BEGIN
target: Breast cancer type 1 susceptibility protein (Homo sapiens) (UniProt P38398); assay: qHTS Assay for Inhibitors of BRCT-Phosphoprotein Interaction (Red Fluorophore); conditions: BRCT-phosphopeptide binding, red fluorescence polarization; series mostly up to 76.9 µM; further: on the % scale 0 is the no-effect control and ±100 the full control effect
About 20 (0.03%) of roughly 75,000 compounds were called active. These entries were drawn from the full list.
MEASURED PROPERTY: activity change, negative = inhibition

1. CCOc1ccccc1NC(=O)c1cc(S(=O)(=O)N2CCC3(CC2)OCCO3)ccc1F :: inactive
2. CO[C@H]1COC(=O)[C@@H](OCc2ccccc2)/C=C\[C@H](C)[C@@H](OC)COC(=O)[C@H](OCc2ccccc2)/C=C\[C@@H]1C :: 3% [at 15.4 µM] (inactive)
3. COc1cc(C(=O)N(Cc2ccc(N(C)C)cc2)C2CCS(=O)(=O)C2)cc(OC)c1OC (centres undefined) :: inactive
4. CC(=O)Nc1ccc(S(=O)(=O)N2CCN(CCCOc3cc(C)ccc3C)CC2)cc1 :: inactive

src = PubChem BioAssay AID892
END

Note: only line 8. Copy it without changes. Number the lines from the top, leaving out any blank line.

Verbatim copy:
src = PubChem BioAssay AID892